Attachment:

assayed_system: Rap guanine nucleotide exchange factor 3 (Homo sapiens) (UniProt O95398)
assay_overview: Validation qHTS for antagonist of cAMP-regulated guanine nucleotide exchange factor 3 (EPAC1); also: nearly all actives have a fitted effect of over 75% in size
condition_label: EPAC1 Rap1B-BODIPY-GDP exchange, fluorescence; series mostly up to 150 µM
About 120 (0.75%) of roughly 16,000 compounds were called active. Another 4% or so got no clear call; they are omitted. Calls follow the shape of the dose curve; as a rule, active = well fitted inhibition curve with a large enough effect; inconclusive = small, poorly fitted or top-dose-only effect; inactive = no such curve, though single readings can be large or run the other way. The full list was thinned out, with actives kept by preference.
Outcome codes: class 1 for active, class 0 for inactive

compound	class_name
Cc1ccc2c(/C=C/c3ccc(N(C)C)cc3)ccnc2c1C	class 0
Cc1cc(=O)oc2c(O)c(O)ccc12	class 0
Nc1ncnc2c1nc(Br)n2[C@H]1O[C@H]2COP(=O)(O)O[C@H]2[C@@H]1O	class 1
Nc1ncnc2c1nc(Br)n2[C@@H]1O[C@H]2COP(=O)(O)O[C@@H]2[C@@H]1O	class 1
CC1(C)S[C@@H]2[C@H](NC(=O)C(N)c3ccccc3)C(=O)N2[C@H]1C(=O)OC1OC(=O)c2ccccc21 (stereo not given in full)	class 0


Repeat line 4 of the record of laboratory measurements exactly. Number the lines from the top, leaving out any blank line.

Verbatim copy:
About 120 (0.75%) of roughly 16,000 compounds were called active. Another 4% or so got no clear call; they are omitted. Calls follow the shape of the dose curve; as a rule, active = well fitted inhibition curve with a large enough effect; inconclusive = small, poorly fitted or top-dose-only effect; inactive = no such curve, though single readings can be large or run the other way. The full list was thinned out, with actives kept by preference.